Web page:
Dictionary of Christian Biography and Literature to the End of the Sixth Century/Arinthaeus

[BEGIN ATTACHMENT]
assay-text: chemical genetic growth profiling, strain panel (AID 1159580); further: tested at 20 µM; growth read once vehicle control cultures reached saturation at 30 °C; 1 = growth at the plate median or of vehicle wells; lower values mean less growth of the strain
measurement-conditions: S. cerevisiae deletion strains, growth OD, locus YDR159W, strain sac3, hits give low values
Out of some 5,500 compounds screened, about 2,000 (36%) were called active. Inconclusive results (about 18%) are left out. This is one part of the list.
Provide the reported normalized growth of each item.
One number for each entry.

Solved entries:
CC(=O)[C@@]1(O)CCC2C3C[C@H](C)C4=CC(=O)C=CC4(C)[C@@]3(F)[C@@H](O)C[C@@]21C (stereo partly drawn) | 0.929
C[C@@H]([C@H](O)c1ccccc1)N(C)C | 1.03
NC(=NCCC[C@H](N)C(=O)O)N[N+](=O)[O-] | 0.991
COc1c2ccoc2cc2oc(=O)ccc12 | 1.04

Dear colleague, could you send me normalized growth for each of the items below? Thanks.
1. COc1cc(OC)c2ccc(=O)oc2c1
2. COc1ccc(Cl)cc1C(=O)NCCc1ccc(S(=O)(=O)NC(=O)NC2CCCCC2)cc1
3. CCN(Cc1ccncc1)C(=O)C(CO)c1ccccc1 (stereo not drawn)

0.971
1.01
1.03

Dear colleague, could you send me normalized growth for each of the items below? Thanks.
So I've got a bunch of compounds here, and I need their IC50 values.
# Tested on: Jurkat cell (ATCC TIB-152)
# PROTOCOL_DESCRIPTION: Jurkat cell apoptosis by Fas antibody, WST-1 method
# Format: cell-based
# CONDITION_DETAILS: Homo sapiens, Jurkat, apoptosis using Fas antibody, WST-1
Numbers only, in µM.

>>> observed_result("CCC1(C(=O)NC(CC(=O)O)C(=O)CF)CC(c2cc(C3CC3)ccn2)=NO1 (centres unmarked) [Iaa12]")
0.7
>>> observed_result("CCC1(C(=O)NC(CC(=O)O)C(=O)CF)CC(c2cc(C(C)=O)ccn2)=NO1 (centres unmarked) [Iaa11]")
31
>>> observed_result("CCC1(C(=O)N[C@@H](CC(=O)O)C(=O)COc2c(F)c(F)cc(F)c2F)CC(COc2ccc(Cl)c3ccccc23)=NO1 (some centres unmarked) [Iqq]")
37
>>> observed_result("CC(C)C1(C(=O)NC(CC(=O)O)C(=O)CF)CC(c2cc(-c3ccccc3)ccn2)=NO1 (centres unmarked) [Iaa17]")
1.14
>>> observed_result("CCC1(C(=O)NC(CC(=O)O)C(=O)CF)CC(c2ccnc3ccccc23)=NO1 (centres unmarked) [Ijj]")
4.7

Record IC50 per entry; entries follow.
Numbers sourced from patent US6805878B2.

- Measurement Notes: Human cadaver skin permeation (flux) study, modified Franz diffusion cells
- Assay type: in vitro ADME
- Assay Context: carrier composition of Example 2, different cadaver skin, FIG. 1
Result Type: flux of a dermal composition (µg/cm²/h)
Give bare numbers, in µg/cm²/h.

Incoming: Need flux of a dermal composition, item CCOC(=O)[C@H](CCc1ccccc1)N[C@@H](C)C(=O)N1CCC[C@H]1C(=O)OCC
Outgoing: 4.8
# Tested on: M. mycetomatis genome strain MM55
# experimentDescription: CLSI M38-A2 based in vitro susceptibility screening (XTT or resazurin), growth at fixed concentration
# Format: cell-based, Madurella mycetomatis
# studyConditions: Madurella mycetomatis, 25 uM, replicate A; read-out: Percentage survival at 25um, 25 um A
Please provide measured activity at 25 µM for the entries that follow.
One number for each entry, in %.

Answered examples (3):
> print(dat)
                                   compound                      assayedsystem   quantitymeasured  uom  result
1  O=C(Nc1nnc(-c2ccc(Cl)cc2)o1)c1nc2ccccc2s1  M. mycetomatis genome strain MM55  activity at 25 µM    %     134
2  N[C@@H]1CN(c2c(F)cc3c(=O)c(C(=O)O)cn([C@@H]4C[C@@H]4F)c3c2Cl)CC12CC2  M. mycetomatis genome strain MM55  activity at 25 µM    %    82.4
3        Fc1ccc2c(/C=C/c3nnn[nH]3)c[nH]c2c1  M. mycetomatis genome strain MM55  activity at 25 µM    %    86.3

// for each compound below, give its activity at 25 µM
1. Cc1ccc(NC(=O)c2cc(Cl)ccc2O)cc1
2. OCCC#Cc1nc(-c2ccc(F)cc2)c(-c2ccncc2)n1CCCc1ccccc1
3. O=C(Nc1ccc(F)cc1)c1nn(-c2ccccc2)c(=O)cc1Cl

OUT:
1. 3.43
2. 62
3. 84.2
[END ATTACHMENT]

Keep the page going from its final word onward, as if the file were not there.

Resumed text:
Arinthaeus, a general under Valens, with whom St. Basil corresponds, and from whom he seeks protection for a friend in difficulty (Ep. 179). On his death Basil writes a letter of consolation to his widow, in which he dwells on his remarkable endowments, his striking personal beauty and strength, as well as his lofty character and renown. Like many others in that age, Arinthaeus, though a devout Christian and a protector of the Church, deferred his baptism till at the point of death (Ep. 269). He was consul in the year 372, and must have died before Basil (A.D. 379). If the story told by Theodoret (H. E. iv. 30) be true, that he was present and seconded the rebuke administered to Valens by the general Trajan in 378 for his persecution of the Catholics, his death cannot have preceded his friend's by many months. For his military achievements see Tillemont, Empereurs, v. 100.